Opinion: The business of stopping harassment

Mayor Bill de Blasio signed legislation sponsored by Council Member Keith Powers that’s aimed at cracking down on sexual harassment on Wednesday, May 9. (Photo courtesy of Keith Powers)

By City Council Member Keith Powers

Most businesses in New York City are small businesses. Not just small, but really small: a whopping 62.8 percent of businesses in the city have just 1-4 employees, according to census data.

For this reason, I was surprised to discover that workers for New York City businesses with fewer than four employees had no legal protection from incidents of sexual harassment under New York City’s Human Rights Law.

That’s why I introduced my first piece of legislation in January to extend sexual harassment protection to all private employees in New York City regardless of their size. The protection already existed at the state level, but this law wasn’t already in place here. That means every single private employee wasn’t protected. It was important to address this oversight, especially given how many employees fall into this group.

Our country is experiencing a watershed moment as women and men speak up about their experiences of harassment, creating the era of #MeToo. As stories unfold and wrongdoings are revealed, cities and states are taking action to modernize laws and prevent any incidents in the future.

Last week, Mayor Bill de Blasio signed my bill into law, along with 10 other bills in the City Council that address sexual harassment across our city. The package, the “Stop Sexual Harassment in NYC Act,” aims to protect everyone in the workplace. Other legislation passed as part of the package now requires anti-harassment trainings and education in the workplace, which will allow New York City to set a new standard for awareness and recourse.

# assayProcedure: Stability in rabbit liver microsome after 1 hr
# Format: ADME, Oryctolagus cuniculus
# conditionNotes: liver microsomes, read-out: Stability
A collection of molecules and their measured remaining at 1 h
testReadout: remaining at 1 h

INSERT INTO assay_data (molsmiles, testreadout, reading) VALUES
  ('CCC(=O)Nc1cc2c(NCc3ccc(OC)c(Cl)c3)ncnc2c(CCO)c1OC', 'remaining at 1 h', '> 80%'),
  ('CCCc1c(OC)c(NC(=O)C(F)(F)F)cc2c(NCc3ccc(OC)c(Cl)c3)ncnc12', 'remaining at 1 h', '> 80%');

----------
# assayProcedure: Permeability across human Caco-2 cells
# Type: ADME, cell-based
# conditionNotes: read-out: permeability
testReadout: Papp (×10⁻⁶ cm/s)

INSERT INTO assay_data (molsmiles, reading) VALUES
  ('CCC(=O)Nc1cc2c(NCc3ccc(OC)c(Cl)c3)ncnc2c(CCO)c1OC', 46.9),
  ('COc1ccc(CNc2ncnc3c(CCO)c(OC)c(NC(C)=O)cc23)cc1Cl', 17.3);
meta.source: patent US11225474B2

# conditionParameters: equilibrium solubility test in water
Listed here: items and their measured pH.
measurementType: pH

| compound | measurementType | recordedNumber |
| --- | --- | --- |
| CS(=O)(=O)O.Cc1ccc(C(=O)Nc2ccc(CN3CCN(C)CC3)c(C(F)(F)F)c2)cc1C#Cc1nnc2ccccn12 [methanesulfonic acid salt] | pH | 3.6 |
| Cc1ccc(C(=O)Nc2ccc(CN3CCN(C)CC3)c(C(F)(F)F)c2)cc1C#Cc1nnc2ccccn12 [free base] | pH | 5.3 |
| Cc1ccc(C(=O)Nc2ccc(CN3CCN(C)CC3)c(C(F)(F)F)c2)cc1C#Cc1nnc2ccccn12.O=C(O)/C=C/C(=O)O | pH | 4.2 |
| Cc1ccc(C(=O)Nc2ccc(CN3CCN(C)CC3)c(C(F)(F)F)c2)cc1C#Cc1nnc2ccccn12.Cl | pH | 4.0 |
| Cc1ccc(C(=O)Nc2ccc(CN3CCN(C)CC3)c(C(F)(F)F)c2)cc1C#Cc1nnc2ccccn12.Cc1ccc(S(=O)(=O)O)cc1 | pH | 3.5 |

The passage of this legislative package allows New York City to take the lead nationally, and to have our city set an example for the rest of the country. New York City has built a reputation to maintain inclusive policies, and to step up for those who might otherwise go unheard. This law stands to endorse that reputation.

The work does not stop here. The Council needs to keep a close eye to ensure proper implementation of these reforms, and has a responsibility to make sure workers are informed of their protections under the law. The Council should also commit to annual oversight of our laws and practices to see where we need to strengthen and improve laws. Finally, we need to make sure that we have strong processes that work for reporting harassment. Too often, we find that women and men are reluctant to file a complaint or are ignored by their supervisors.

Sexual harassment happens in workplaces across New York City, and beyond Fortune 500 companies — so every business of every size has to be held accountable. We must make sure every New Yorker is protected from harassment, including those whose stories would never make the front page. The Council’s package of legislation is a good start.

Keith Powers is Council Member for Manhattan’s District Four.

2 thoughts on “Opinion: The business of stopping harassment

  1. Keith unless there IS a small business, why even worry about sexual harassment issues? Stop being nebulous, come out and support the SBJSA. And so called “tax relief” means nothing when the landlords increase the rent by 40% for mom and pops.

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